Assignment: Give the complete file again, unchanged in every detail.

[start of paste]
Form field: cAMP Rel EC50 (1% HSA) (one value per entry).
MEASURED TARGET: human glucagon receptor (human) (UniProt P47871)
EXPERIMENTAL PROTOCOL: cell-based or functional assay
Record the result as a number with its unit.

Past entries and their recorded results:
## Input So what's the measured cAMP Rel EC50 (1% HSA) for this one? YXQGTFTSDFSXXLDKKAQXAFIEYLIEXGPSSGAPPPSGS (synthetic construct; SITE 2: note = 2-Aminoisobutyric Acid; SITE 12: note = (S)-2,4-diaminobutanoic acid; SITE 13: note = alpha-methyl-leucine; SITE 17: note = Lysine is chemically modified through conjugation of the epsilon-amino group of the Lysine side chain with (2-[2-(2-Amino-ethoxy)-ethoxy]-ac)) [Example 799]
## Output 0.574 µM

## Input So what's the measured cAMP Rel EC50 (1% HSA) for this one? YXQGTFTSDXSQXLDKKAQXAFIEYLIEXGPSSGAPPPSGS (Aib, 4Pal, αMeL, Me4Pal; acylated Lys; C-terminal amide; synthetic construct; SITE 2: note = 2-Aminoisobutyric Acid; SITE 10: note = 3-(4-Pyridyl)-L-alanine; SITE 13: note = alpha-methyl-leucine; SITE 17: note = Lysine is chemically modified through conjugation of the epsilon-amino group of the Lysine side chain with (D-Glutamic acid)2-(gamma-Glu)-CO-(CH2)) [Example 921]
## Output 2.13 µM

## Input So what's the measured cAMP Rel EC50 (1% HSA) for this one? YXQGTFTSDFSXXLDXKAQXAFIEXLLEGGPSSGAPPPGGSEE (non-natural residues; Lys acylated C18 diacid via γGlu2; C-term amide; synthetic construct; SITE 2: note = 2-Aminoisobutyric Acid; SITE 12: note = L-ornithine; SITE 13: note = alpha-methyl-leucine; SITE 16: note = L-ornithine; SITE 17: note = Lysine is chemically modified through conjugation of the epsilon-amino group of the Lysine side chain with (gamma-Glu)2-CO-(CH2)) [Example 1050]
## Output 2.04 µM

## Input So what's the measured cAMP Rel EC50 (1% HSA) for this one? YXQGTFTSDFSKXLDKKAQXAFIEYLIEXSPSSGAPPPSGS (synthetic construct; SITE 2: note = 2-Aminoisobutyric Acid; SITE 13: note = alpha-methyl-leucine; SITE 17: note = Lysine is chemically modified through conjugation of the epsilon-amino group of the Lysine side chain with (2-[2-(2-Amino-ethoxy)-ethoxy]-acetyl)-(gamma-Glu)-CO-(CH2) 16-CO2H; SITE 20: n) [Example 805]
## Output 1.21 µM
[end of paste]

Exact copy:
Form field: cAMP Rel EC50 (1% HSA) (one value per entry).
MEASURED TARGET: human glucagon receptor (human) (UniProt P47871)
EXPERIMENTAL PROTOCOL: cell-based or functional assay
Record the result as a number with its unit.

Past entries and their recorded results:
## Input So what's the measured cAMP Rel EC50 (1% HSA) for this one? YXQGTFTSDFSXXLDKKAQXAFIEYLIEXGPSSGAPPPSGS (synthetic construct; SITE 2: note = 2-Aminoisobutyric Acid; SITE 12: note = (S)-2,4-diaminobutanoic acid; SITE 13: note = alpha-methyl-leucine; SITE 17: note = Lysine is chemically modified through conjugation of the epsilon-amino group of the Lysine side chain with (2-[2-(2-Amino-ethoxy)-ethoxy]-ac)) [Example 799]
## Output 0.574 µM

## Input So what's the measured cAMP Rel EC50 (1% HSA) for this one? YXQGTFTSDXSQXLDKKAQXAFIEYLIEXGPSSGAPPPSGS (Aib, 4Pal, αMeL, Me4Pal; acylated Lys; C-terminal amide; synthetic construct; SITE 2: note = 2-Aminoisobutyric Acid; SITE 10: note = 3-(4-Pyridyl)-L-alanine; SITE 13: note = alpha-methyl-leucine; SITE 17: note = Lysine is chemically modified through conjugation of the epsilon-amino group of the Lysine side chain with (D-Glutamic acid)2-(gamma-Glu)-CO-(CH2)) [Example 921]
## Output 2.13 µM

## Input So what's the measured cAMP Rel EC50 (1% HSA) for this one? YXQGTFTSDFSXXLDXKAQXAFIEXLLEGGPSSGAPPPGGSEE (non-natural residues; Lys acylated C18 diacid via γGlu2; C-term amide; synthetic construct; SITE 2: note = 2-Aminoisobutyric Acid; SITE 12: note = L-ornithine; SITE 13: note = alpha-methyl-leucine; SITE 16: note = L-ornithine; SITE 17: note = Lysine is chemically modified through conjugation of the epsilon-amino group of the Lysine side chain with (gamma-Glu)2-CO-(CH2)) [Example 1050]
## Output 2.04 µM

## Input So what's the measured cAMP Rel EC50 (1% HSA) for this one? YXQGTFTSDFSKXLDKKAQXAFIEYLIEXSPSSGAPPPSGS (synthetic construct; SITE 2: note = 2-Aminoisobutyric Acid; SITE 13: note = alpha-methyl-leucine; SITE 17: note = Lysine is chemically modified through conjugation of the epsilon-amino group of the Lysine side chain with (2-[2-(2-Amino-ethoxy)-ethoxy]-acetyl)-(gamma-Glu)-CO-(CH2) 16-CO2H; SITE 20: n) [Example 805]
## Output 1.21 µM